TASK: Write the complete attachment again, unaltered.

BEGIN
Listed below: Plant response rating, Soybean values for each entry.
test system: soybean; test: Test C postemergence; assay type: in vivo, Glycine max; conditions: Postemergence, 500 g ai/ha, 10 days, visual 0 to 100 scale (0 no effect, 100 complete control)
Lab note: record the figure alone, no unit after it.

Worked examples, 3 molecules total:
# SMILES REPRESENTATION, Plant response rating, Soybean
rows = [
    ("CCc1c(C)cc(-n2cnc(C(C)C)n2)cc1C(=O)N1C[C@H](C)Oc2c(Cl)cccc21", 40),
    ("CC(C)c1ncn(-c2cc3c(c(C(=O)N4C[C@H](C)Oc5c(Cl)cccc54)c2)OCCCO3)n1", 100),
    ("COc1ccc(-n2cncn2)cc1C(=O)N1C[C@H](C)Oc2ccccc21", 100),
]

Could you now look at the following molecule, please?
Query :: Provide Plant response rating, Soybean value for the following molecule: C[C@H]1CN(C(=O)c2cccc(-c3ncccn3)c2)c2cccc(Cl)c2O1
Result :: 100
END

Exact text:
Listed below: Plant response rating, Soybean values for each entry.
test system: soybean; test: Test C postemergence; assay type: in vivo, Glycine max; conditions: Postemergence, 500 g ai/ha, 10 days, visual 0 to 100 scale (0 no effect, 100 complete control)
Lab note: record the figure alone, no unit after it.

Worked examples, 3 molecules total:
# SMILES REPRESENTATION, Plant response rating, Soybean
rows = [
    ("CCc1c(C)cc(-n2cnc(C(C)C)n2)cc1C(=O)N1C[C@H](C)Oc2c(Cl)cccc21", 40),
    ("CC(C)c1ncn(-c2cc3c(c(C(=O)N4C[C@H](C)Oc5c(Cl)cccc54)c2)OCCCO3)n1", 100),
    ("COc1ccc(-n2cncn2)cc1C(=O)N1C[C@H](C)Oc2ccccc21", 100),
]

Could you now look at the following molecule, please?
Query :: Provide Plant response rating, Soybean value for the following molecule: C[C@H]1CN(C(=O)c2cccc(-c3ncccn3)c2)c2cccc(Cl)c2O1
Result :: 100